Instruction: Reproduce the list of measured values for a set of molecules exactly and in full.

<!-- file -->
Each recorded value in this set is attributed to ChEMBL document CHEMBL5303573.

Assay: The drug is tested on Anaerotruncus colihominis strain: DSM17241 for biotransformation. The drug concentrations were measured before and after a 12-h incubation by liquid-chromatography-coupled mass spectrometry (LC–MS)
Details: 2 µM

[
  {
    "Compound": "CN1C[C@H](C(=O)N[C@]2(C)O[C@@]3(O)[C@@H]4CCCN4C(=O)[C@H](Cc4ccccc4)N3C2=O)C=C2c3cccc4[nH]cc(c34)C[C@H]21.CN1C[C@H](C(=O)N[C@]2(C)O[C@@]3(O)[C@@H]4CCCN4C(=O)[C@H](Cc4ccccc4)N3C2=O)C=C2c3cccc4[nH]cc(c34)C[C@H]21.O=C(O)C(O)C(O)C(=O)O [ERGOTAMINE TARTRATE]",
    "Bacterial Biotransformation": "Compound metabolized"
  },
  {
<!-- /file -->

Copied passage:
Each recorded value in this set is attributed to ChEMBL document CHEMBL5303573.

Assay: The drug is tested on Anaerotruncus colihominis strain: DSM17241 for biotransformation. The drug concentrations were measured before and after a 12-h incubation by liquid-chromatography-coupled mass spectrometry (LC–MS)
Details: 2 µM

[
  {
    "Compound": "CN1C[C@H](C(=O)N[C@]2(C)O[C@@]3(O)[C@@H]4CCCN4C(=O)[C@H](Cc4ccccc4)N3C2=O)C=C2c3cccc4[nH]cc(c34)C[C@H]21.CN1C[C@H](C(=O)N[C@]2(C)O[C@@]3(O)[C@@H]4CCCN4C(=O)[C@H](Cc4ccccc4)N3C2=O)C=C2c3cccc4[nH]cc(c34)C[C@H]21.O=C(O)C(O)C(O)C(=O)O [ERGOTAMINE TARTRATE]",
    "Bacterial Biotransformation": "Compound metabolized"
  },
  {